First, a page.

—The microbial conversion of organic nitrogen to ammonium in soil or water.

Denitrification

—The anaerobic, microbial reduction of nitrate to gaseous nitrous oxide (N2O) or nitrogen gas (N2) which are then emitted to the atmosphere.

Dinitrogen fixation (nitrogen fixation)

—The conversion of atmospheric dinitrogen (i.e., N2) to ammonia or an oxide of nitrogen. This process can occur inorganically at high temperature and/or pressure and biologically through action of the microbial enzyme, nitrogenase.

Leaching

—The process of movement of dissolved substances in soil along with percolating water.

Nitrification

—The process by which Nitrosomonas bacteria oxidize ammonium to nitrite which is then oxidized by Nitrobacter to nitrate.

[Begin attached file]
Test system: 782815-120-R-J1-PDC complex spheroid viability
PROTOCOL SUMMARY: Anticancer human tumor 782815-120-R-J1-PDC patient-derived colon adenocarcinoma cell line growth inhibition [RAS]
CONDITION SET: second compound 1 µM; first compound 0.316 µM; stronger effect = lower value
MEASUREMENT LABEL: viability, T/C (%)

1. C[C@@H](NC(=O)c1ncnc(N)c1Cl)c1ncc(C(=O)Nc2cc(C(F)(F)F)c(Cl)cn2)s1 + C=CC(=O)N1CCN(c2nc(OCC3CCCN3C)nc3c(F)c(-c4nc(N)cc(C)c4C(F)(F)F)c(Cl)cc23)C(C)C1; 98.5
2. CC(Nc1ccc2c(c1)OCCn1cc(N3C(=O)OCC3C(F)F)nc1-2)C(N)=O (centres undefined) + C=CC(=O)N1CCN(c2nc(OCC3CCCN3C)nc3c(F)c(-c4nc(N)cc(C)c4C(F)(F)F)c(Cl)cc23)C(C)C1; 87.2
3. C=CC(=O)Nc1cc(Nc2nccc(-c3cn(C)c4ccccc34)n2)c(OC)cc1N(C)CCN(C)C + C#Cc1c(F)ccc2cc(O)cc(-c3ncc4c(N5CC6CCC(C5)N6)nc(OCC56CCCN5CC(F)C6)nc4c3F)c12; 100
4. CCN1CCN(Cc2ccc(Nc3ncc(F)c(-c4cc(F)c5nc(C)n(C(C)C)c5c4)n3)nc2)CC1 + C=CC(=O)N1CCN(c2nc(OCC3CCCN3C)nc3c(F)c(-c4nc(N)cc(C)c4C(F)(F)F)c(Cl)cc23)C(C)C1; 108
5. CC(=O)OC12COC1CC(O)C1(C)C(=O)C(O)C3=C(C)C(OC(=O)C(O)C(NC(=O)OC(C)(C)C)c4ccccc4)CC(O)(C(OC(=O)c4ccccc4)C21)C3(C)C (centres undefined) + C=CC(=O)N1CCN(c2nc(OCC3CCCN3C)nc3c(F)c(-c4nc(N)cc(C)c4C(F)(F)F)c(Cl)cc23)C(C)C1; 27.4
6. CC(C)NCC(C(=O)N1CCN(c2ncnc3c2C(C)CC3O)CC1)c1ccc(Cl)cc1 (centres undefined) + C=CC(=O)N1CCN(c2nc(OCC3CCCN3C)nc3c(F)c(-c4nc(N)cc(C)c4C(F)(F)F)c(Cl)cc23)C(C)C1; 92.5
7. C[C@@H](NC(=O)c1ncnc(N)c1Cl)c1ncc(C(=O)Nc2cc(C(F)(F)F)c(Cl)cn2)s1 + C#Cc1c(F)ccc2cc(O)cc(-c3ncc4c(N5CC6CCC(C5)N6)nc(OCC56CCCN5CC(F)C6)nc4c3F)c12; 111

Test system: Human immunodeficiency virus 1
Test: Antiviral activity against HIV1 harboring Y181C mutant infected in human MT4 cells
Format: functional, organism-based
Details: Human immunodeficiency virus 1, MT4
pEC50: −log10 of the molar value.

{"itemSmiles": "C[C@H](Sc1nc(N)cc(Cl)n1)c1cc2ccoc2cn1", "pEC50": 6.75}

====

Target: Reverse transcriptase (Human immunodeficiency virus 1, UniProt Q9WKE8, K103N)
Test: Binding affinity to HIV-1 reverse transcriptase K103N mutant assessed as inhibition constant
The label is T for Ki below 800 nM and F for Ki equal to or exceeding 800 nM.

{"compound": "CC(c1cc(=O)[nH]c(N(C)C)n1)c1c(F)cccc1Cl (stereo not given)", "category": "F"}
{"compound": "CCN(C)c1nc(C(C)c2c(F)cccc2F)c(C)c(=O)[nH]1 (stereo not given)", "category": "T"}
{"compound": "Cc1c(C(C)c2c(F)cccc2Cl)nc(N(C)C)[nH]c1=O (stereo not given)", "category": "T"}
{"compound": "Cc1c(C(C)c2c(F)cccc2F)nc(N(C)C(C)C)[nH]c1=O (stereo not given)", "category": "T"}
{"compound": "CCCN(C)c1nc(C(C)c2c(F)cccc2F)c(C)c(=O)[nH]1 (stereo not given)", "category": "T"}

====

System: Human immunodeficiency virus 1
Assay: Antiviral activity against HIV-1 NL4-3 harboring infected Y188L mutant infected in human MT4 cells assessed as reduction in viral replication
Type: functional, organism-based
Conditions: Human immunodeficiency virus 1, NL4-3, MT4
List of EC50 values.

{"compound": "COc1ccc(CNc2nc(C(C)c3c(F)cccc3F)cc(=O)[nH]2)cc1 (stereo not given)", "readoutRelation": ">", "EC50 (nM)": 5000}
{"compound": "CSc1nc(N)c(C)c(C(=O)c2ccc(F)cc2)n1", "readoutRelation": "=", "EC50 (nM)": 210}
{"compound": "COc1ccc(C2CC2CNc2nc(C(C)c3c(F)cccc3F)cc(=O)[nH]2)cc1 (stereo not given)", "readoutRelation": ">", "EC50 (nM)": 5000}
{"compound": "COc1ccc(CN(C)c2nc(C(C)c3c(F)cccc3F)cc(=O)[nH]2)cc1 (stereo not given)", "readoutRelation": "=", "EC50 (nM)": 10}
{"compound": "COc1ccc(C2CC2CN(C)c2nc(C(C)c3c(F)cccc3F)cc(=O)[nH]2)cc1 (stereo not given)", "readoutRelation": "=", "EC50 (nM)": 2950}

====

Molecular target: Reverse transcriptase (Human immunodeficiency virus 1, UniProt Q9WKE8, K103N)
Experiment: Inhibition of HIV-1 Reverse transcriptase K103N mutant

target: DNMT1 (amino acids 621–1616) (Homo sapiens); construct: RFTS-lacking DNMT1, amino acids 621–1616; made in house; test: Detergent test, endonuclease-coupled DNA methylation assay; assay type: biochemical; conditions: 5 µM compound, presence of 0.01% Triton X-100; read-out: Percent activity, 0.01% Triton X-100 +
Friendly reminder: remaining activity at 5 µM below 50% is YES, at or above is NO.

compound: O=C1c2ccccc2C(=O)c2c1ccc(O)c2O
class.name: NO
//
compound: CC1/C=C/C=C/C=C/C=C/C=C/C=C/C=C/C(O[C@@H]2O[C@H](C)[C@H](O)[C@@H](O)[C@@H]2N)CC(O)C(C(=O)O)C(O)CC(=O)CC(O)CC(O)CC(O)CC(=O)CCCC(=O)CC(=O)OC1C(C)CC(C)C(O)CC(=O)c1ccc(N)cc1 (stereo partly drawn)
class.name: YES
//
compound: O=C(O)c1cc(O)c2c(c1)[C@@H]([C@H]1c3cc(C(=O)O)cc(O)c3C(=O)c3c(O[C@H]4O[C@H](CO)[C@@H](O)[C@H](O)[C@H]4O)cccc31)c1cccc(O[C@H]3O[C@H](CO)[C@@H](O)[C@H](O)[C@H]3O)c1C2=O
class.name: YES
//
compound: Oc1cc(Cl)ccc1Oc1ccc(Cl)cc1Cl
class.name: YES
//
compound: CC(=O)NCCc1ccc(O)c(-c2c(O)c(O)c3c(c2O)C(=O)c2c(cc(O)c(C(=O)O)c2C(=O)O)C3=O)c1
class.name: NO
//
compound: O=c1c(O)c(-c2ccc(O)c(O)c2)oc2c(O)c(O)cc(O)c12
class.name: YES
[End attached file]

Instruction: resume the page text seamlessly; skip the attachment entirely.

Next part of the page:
Cite this article
Pick a style below, and copy the text for your bibliography.

  • MLA
  • Chicago
  • APA

"Nitrification." The Gale Encyclopedia of Science. . Encyclopedia.com. 22 Sep. 2018 <http://www.encyclopedia.com>.

"Nitrification." The Gale Encyclopedia of Science. . Encyclopedia.com. (September 22, 2018). http://www.encyclopedia.com/science/encyclopedias-almanacs-transcripts-and-maps/nitrification

"Nitrification." The Gale Encyclopedia of Science. . Retrieved September 22, 2018 from Encyclopedia.com: http://www.encyclopedia.com/science/encyclopedias-almanacs-transcripts-and-maps/nitrification

Learn more about citation styles

Citation styles

Encyclopedia.com gives you the ability to cite reference entries and articles according to common styles from the Modern Language Association (MLA), The Chicago Manual of Style, and the American Psychological Association (APA).